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ARS Home » Midwest Area » Columbia, Missouri » Cropping Systems and Water Quality Research » Research » Publications at this Location » Publication #180720


item Hummel, John
item Sudduth, Kenneth - Ken

Submitted to: ASAE Annual International Meeting
Publication Type: Proceedings
Publication Acceptance Date: 5/16/2005
Publication Date: 7/18/2005
Citation: Kim, H., Hummel, J.W., Birrell, S.J., Sudduth, K.A. 2005. Evaluation of phosphate ion-selective membranes for real-time soil nutrient sensing [CDROM]. American Society of Agricultural Engineers Annual International Meeting. Paper No. 051033.

Interpretive Summary: Conventional soil sample collection and analysis is costly and time consuming, and intensive sampling using these techniques is impractical for variable-rate fertilizer management systems. A rapid, on-the-go soil macronutrient sensing system is needed to improve the efficiency and practicality of site-specific fertilization. Our research is developing such a system, based on ion-selective membrane technology, to rapidly measure soil nutrient levels in soil extracts. In this paper, which reports on part of the overall project, we investigated the sensitivity and speed of response of a PVC-based phosphate membrane. Tests were conducted in two different solutions – a buffer solution used by previous researchers, and a solution used to extract phosphate from soil. For the buffer solution, the phosphate membrane response was comparable to that reported in the literature. In addition, the membrane responded quickly, as would be required for on-the-go sensor operation. However, when using the soil extracting solution, the membrane was almost insensitive to varying levels of phosphate, due to interfering effects of other chemicals in the solution. Modification of the extracting solution does not appear promising, because these interfering chemicals perform key functions in the extraction process. Additional tests are planned to evaluate other types of phosphate membranes, with the goal of identifying a membrane that is not affected by the chemicals present in soil extracting solutions. If successful, this research will provide technology to support variable-rate fertilizer application, so that optimum soil fertility can be provided in each subfield area, resulting in an economic benefit to the producer, and improved environmental conditions for all consumers.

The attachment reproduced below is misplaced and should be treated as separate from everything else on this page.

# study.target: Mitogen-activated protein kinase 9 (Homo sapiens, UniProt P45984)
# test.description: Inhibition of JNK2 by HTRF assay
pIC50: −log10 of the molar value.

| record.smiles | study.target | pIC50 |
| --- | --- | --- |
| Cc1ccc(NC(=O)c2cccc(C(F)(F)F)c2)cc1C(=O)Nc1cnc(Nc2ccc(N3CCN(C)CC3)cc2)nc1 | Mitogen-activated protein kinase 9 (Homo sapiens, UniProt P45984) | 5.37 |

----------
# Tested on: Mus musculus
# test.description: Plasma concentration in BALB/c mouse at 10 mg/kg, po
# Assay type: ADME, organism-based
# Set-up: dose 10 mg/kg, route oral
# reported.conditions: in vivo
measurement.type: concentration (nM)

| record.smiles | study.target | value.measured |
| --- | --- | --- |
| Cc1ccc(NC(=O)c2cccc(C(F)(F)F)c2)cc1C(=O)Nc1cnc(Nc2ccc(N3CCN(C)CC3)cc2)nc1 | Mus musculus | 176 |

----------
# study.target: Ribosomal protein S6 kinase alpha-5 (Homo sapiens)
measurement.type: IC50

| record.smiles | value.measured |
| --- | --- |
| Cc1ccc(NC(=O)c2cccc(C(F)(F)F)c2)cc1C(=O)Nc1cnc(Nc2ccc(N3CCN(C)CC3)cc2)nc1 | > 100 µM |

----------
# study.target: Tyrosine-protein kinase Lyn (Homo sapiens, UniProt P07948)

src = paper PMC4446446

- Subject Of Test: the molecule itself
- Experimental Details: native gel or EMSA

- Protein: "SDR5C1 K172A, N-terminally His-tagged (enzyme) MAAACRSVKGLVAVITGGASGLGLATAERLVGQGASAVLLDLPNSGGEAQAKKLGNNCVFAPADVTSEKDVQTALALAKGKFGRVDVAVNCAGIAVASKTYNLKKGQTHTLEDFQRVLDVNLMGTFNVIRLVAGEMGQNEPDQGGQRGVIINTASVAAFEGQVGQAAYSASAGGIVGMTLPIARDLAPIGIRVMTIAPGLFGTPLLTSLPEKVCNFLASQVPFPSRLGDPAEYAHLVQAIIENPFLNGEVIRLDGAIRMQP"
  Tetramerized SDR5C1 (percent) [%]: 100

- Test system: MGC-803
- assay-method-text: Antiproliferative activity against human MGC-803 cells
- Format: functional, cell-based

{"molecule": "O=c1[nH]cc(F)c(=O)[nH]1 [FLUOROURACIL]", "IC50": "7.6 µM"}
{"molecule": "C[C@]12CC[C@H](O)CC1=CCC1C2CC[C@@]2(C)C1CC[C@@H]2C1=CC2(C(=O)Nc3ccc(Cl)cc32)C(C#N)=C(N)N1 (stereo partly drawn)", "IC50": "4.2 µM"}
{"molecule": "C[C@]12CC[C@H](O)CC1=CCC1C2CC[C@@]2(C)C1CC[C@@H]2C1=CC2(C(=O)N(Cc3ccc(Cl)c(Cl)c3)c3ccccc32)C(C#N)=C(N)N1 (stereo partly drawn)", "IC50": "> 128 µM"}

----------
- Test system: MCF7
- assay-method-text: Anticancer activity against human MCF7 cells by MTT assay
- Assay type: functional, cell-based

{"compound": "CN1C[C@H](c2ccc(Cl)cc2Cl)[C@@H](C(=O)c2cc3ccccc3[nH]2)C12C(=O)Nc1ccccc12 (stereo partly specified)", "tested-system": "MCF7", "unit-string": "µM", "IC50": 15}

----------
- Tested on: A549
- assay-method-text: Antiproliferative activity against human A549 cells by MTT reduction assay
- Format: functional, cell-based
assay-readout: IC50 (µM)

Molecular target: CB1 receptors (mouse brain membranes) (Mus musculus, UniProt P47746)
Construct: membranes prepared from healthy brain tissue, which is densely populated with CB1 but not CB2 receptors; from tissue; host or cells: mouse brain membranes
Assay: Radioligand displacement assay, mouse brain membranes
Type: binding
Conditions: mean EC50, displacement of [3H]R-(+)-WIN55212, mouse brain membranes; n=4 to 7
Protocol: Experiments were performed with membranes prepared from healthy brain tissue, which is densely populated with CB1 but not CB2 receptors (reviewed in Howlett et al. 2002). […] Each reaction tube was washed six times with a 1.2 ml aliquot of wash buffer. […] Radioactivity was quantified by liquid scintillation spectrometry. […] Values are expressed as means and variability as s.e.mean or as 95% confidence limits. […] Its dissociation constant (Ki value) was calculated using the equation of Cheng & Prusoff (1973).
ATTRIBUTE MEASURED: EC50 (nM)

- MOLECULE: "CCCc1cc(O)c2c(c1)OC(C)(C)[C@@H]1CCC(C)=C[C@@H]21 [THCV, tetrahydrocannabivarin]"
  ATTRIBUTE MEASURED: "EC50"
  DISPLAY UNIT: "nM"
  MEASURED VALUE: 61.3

Technical Abstract: A real-time soil nutrient sensor would allow the efficient collection of data with a fine spatial resolution, to accurately characterize within-field variability for site-specific nutrient application. Our goal was to evaluate the applicability of a phosphate membrane to the measurement of phosphate levels in soil extractants and to determine how previously developed nitrate and potassium membranes would be affected by the presence of phosphate. A type of PVC-based phosphate membrane containing an organotin compound, bis(p-chlorobenzyl)tin dichloride, was evaluated, along with the nitrate and potassium membranes, in pH 7 Tris buffer solution and Kelowna soil extractant for sensitivity and long-term stability. The phosphate membranes in the Tris buffer solution of pH 7 exhibited a response over a range of 10**-5 to 10**-1 mol/L phosphate concentrations with an average slope of -28.2 +1.5 mV per activity decade of dibasic phosphate. The response speed of tested electrodes containing phosphate, nitrate and potassium membranes was rapid, reaching an equilibrium response in less than 15 s. However, the phosphate membrane in the Kelowna solution of pH 8.5 was almost insensitive to different phosphate levels from 10**-6 to 10**-2 mol/L due to the presence of a high concentration of fluoride in the solution. In addition, the tin compound-based phosphate membranes had limited lifetimes of less than 14 days. It is not expected that the tested phosphate membranes could be used for phosphate detection in other soil extractants, such as Bray P1 and Mehlich III solutions, because they also contain high concentrations of fluoride.